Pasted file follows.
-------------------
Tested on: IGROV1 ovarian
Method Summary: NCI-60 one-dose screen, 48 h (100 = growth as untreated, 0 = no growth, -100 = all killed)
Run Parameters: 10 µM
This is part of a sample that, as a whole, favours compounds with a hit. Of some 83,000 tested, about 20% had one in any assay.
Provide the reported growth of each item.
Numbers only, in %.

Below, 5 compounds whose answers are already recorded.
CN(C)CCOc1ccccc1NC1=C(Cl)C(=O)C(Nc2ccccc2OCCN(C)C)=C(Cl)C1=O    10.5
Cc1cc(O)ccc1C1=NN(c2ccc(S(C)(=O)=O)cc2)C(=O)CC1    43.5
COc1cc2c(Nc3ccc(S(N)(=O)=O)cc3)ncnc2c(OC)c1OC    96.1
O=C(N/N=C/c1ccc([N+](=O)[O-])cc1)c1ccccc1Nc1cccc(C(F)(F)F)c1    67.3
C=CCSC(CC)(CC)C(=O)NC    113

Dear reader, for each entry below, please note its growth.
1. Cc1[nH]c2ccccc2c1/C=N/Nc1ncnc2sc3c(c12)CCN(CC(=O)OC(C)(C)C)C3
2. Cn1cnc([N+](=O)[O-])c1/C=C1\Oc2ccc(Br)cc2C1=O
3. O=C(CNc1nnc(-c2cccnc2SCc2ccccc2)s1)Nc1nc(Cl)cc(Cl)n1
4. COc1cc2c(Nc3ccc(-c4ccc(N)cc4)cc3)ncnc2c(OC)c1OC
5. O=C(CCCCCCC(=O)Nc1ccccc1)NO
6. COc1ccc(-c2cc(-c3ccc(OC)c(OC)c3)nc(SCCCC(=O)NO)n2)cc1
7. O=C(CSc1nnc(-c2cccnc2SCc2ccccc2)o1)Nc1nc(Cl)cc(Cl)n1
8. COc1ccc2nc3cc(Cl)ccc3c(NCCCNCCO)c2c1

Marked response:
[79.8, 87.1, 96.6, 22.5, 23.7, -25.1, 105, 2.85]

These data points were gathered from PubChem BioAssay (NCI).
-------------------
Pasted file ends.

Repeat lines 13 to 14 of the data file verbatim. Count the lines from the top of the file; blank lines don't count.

Dear reader, for each entry below, please note its growth.
1. Cc1[nH]c2ccccc2c1/C=N/Nc1ncnc2sc3c(c12)CCN(CC(=O)OC(C)(C)C)C3